I did not live through 9/11. I was born three years after it occurred, but I have grown up hearing the stories of the terror and the destruction, stories about being glued to the news on television. I did not experience the feelings of helplessness and fear on Sept. 11, 2001, but yesterday, I think I may have come close.
I spent Jan. 6 glued to the TV in my living room. I sat on the couch, doing homework and wrapping up Christmas ornaments, while white supremacists took the U.S. Capitol Building against what seemed like no efforts to stop them. I watched people carrying guns and wearing shirts that read “Camp Auschwitz” and “6 Million Wasn’t Enough” take selfies with the police officers who were there to block them. In the summer, these same police officers maced and brutalized Black Lives Matter protestors.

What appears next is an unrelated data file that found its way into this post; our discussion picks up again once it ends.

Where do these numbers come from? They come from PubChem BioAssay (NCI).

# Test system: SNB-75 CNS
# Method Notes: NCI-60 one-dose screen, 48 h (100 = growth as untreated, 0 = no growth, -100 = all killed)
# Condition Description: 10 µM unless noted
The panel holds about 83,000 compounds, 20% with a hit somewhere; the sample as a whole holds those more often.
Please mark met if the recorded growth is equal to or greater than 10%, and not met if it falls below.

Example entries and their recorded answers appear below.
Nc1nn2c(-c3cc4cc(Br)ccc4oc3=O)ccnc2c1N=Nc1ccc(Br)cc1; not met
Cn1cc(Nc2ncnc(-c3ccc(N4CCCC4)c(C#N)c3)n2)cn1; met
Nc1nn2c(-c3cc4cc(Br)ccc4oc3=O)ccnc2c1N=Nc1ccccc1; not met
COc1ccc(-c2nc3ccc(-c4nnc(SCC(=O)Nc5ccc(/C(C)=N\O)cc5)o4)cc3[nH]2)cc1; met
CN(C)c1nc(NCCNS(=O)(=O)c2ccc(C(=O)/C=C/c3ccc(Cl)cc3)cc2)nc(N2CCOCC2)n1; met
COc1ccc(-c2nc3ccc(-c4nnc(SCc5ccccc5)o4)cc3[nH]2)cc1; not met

These events all felt surreal to me. I wasn’t surprised; I have been waiting for something like what happened yesterday to occur ever since Trump took office. But it is difficult to put away Christmas decorations while watching a man sitting in Speaker Nancy Pelosi’s office with his feet on her assistant’s desk, without asking yourself, “Is this really happening?”
I do not falsely believe that America is better than this. I have seen, firsthand, that this notion has never been true. I have grown up in an America that is not great — an America that treats minorities like they are less than human, that charges over $300 for insulin. We have so much work to do; I could spend hours listing places to start. But I am not a lawmaker, so, politicians, I pose you this question: what happens next?